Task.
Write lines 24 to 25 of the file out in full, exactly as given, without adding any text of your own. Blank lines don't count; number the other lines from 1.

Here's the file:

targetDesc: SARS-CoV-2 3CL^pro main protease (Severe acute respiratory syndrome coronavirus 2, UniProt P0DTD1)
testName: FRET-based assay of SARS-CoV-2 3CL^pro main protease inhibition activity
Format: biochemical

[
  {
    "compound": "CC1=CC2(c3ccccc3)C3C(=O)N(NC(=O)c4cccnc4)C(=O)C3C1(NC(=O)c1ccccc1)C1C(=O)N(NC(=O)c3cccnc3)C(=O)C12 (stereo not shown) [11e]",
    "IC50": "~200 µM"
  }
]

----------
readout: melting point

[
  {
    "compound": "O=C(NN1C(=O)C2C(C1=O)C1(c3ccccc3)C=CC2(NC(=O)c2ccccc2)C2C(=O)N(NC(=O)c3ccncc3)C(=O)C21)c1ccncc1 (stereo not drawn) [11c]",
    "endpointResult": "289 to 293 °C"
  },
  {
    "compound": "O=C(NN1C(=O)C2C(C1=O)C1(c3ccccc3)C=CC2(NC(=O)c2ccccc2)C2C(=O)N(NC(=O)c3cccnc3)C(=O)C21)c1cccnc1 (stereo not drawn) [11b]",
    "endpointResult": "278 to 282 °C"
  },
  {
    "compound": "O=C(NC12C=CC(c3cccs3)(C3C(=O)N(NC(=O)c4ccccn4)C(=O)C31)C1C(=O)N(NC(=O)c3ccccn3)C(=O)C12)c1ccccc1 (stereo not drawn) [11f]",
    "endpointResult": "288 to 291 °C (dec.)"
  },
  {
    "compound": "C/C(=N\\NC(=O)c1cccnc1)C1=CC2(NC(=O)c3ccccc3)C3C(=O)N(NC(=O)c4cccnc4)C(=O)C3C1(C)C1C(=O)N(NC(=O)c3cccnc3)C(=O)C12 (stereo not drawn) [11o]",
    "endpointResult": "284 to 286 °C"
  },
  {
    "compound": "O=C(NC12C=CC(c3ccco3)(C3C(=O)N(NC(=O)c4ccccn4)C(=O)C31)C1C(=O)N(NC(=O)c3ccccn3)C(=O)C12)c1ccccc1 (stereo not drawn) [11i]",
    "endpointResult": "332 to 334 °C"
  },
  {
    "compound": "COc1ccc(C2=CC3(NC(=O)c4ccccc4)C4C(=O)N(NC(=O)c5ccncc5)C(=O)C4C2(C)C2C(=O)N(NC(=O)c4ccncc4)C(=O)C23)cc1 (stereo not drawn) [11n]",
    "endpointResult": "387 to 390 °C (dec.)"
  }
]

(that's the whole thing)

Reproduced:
  },
  {